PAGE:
View as PDF

Arguing
Ashcroft v. Iqbal
A View from the Lectern

BY PROF. ALEX REINERT

 

THE BUILDING HOUSING THE SUPREME COURT of the United States sits across from the United States Capitol, smaller than its legislative sibling but on a slight uphill grade from the elected branch. Or at least that’s how it seems when one is standing at the top of the courthouse steps, looking out past the Capitol. On December 10, 2008, I walked down those steps having argued my first case in the Court, something I considered not so much an accomplishment as a feat of endurance. After four years of litigation, a total of well over 300 pages of briefing at the trial, appellate, and Supreme Court levels, and months of preparation for oral argument, the case of Ashcroft v. Iqbal had been fully briefed, argued, and submitted to the Court. My co-counsel and I would spend the next months awaiting the Court’s decision, the matter entirely out of our hands.

Litigation has been described by many in the business as a "roller coaster," and I think they mean that it has a number of ups and downs, with momentum shifting from one party to another and back again multiple times. It is exhausting, exhilarating, and terrifying, and once you are done you (usually) can’t wait to start again. But a roller coaster always returns to the same place, and in that sense the analogy fails; litigation is transformative for all those-lawyers, clients, even judges-who are involved in it. I have come to see litigation as more like a long walk in the woods, or a family tree drawn over many generations. There are numerous beginnings and endings. There are detours, pitfalls, moments to sit and reflect, and opportunities to rest and gather resources for the road ahead.

THE CASE

When I think about how the journey of Ashcroft v. Iqbal began, I see several different beginnings. There are, of course, the basic facts that drive the case: Javaid Iqbal, an immigrant from Pakistan, was arrested by federal authorities after September 11, held in Brooklyn’s federal Metropolitan Detention Center (MDC), and confined formanymonths in the Administrative Maximum Security Housing Unit (ADMAX SHU) of the MDC. The case stems from the treatment he received and the reasons he was held there in the first place. As alleged in his complaint, while he was confined in the ADMAX SHU Mr. Iqbal was beaten, strip-searched, shackled, and subjected to other deprivations as a result of being classified as of interest to the September 11 investigation solely because of his race, religion, and national origin. Although much remains in dispute about the case, and most of the evidence related to it has been designated confidential and therefore not subject to public release, Mr. Iqbal was never charged with any crime relating to terrorism or September 11, and he was eventually returned to his home country, Pakistan, where he now lives.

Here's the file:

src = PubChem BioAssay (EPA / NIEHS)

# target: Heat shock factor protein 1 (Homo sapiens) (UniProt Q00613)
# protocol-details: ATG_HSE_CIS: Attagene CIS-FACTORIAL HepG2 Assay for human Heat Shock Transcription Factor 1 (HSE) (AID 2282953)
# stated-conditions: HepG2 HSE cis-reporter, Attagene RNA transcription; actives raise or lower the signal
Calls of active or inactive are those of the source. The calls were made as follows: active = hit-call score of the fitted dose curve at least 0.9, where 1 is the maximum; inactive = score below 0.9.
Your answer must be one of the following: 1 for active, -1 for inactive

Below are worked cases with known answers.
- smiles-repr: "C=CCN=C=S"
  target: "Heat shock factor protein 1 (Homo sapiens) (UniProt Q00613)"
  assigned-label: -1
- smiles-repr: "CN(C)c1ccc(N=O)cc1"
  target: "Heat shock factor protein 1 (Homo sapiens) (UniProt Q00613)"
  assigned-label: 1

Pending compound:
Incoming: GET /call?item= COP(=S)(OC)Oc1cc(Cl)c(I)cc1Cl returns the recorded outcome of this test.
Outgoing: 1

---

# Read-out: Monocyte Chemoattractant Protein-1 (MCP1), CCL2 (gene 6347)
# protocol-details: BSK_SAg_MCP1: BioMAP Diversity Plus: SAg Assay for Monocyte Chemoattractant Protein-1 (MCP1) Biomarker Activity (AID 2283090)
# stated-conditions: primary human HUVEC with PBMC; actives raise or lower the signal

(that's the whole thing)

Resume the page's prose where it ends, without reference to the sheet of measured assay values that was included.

But Mr. Iqbal’s case also began, in the formal legal sense, when he filed his complaint in the Eastern District of New York, seeking compensation under an old line of cases that allow individuals to sue federal officials for damages for violations of the Constitution. He had retained counsel at Koob and Magoolaghan, a law firm where I worked, and with the Urban Justice Center, a nonprofit community organization in New York City. In that initial complaint, Mr. Iqbal identified defendants ranging from the individual officers who had subjected him to abuse to the high-level officials he alleged had created a policy of treating Arab and South Asian Muslims as presumed terrorists. Rather than file an answer to Mr. Iqbal’s complaint, several of these high-level defendants moved to dismiss it, arguing that they were entitled to qualified immunity for the conduct alleged in the complaint. The motion practice sparked by the defendants’ decision marked yet another new beginning.

These defendants’ motions were heard by Eastern District of New York Judge John Gleeson, who rejected them for the most part in a 70-page memorandum and order dated September 27, 2005. The defendants then appealed to the Second Circuit, which affirmed Judge Gleeson’s decision on June 14, 2007. By this time, Mr. Iqbal’s original attorneys had been joined by lawyers with Weil, Gotshal, and Manges, LLP; more than 40 attorneys, most of them representing various defendants, were appearing at ongoing depositions twice a week.

Each strategic step-the motion to dismiss, the interlocutory appeal, the beginning of discovery, the sequencing of depositions-marked a different path that the litigation meandered on, as suggested by the various formal names the case has taken.When first filed, the case was Elmaghraby v. Ashcroft. Ehab Elmaghraby was an Egyptian man who had experienced treatment similar to that received by Mr. Iqbal, and was at first his co-plaintiff. By the time the Second Circuit decided the case, Mr. Elmaghraby had settled his lawsuit with the government, and the case was renamed Iqbal v. Hasty. Dennis Hasty, the former warden of the MDC, was the first to file his notice of appeal with the Second Circuit, so by convention he became the lead defendant in the case.